My friends Marty and Alan cultivate a serene woodland garden that perfectly complements their modern home.
An ebullient Virginia fringe tree welcomes visitors.
Wide paths draw guests to restful seating areas behind the house.
A Japanese aesthetic informs the design, with subtle plantings merging into the surrounding woodland.
From the back deck, the space opens to a wide lawn punctuated by more works of Thomas Sayre.
A board walk echoing the planes of the house leads to a clearing in the woods.
A bird feeder signifies communion with nature reinforced by appreciation of native plants.
A modern steel arc bridges a dry streambed.
Harmonious woodland vignettes embody the essence of this superb garden — appearing effortless, but in reality the result of careful selection and placement of plants and objects to create an elegant design. Nothing competes for attention, the fresh spring growth of similar shapes but contrasting colors dances around the ancient rock cloaked in moss and lichen that anchors the composition. Old and young, weathered and new, the grouping is a natural poem of time and the seasons.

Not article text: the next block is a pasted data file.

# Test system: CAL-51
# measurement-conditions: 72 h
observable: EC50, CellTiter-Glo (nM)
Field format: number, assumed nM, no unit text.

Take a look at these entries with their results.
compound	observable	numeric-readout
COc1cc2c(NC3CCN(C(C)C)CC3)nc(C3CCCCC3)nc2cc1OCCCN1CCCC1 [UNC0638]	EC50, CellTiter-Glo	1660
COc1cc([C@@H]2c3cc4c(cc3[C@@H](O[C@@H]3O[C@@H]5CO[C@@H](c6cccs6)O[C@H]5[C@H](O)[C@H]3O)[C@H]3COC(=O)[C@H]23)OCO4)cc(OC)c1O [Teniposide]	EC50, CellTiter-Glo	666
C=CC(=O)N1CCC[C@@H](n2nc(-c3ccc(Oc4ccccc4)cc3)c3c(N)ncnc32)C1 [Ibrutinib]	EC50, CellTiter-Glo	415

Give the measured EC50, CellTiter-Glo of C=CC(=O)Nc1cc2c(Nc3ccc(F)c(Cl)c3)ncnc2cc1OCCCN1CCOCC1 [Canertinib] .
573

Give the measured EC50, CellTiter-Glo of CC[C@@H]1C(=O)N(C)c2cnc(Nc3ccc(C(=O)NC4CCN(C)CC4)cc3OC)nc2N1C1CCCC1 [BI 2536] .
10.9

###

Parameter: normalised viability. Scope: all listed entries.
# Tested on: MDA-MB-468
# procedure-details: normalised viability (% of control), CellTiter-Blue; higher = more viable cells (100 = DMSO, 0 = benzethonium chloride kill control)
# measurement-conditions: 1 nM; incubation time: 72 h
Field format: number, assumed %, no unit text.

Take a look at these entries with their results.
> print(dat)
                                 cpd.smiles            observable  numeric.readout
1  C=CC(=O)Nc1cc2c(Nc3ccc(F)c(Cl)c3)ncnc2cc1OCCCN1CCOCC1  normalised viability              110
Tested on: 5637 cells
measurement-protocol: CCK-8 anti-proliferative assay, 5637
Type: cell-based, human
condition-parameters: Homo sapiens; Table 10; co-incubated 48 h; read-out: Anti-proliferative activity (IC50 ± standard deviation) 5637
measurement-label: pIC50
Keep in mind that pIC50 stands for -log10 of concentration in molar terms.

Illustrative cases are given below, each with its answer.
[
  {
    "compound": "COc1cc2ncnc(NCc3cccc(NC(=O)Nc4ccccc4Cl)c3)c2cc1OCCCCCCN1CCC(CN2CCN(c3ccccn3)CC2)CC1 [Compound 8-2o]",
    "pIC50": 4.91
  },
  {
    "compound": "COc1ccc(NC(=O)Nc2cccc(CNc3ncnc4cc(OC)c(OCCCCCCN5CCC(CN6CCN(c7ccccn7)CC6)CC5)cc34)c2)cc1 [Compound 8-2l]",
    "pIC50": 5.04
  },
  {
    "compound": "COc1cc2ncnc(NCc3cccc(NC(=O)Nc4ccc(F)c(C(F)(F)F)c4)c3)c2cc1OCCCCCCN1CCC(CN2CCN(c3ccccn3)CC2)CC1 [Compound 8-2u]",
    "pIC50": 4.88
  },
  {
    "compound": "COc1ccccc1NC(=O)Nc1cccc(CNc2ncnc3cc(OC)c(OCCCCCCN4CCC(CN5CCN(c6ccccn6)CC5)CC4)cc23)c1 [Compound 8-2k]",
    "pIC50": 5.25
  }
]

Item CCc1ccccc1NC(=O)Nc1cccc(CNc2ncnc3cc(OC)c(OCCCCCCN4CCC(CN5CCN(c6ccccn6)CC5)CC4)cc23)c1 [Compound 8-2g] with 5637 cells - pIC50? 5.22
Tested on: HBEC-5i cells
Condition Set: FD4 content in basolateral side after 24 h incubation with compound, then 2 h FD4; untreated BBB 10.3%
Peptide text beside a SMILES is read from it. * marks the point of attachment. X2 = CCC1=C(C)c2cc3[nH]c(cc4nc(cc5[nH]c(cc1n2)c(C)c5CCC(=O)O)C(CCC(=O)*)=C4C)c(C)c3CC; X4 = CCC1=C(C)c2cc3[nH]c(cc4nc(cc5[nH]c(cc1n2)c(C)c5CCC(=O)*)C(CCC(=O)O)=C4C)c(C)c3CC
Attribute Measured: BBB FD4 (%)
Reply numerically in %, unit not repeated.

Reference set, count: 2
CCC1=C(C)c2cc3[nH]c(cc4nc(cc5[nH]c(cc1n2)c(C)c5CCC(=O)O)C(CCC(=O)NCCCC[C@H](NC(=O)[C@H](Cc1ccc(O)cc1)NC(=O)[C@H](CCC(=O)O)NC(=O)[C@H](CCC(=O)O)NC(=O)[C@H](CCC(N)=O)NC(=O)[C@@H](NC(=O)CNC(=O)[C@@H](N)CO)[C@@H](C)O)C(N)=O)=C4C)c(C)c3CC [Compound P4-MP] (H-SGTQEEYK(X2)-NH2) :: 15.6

Another scene speaks to the life cycle in the garden, with a slowly decaying tree nurturing a succession of understory growth. Native and exotic plants weave together, sharing the space and resources — an exemplary metaphor for ideal human relationships.
Alan Armitage, Vinnie Simeone, Alan and Marty at Senso-ji, Tokyo, October 2011.
Every step of the journey is the journey. I found design inspiration in the myriad path styles and techniques. Unlike American gardens, organic mulch was almost non-existent. Typically, the soil was left bare, making it easy to rake or sweep walks clear of debris. Only bamboo groves had a mulch of old stems left on site. Many steeper paths featured stone or faux bois water bars and stone channels for erosion control. More heavily traveled ways used gravel or combinations of stone and concrete.